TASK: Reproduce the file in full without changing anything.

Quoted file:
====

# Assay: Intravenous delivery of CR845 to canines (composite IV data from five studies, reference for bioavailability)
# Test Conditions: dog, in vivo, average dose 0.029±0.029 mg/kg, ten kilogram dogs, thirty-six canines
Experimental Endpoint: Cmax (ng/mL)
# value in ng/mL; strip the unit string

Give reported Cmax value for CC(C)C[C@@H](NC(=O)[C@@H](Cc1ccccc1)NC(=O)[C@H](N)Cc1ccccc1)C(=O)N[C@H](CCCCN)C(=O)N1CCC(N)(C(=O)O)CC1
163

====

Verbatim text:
# Assay: Intravenous delivery of CR845 to canines (composite IV data from five studies, reference for bioavailability)
# Test Conditions: dog, in vivo, average dose 0.029±0.029 mg/kg, ten kilogram dogs, thirty-six canines
Experimental Endpoint: Cmax (ng/mL)
# value in ng/mL; strip the unit string

Give reported Cmax value for CC(C)C[C@@H](NC(=O)[C@@H](Cc1ccccc1)NC(=O)[C@H](N)Cc1ccccc1)C(=O)N[C@H](CCCCN)C(=O)N1CCC(N)(C(=O)O)CC1
163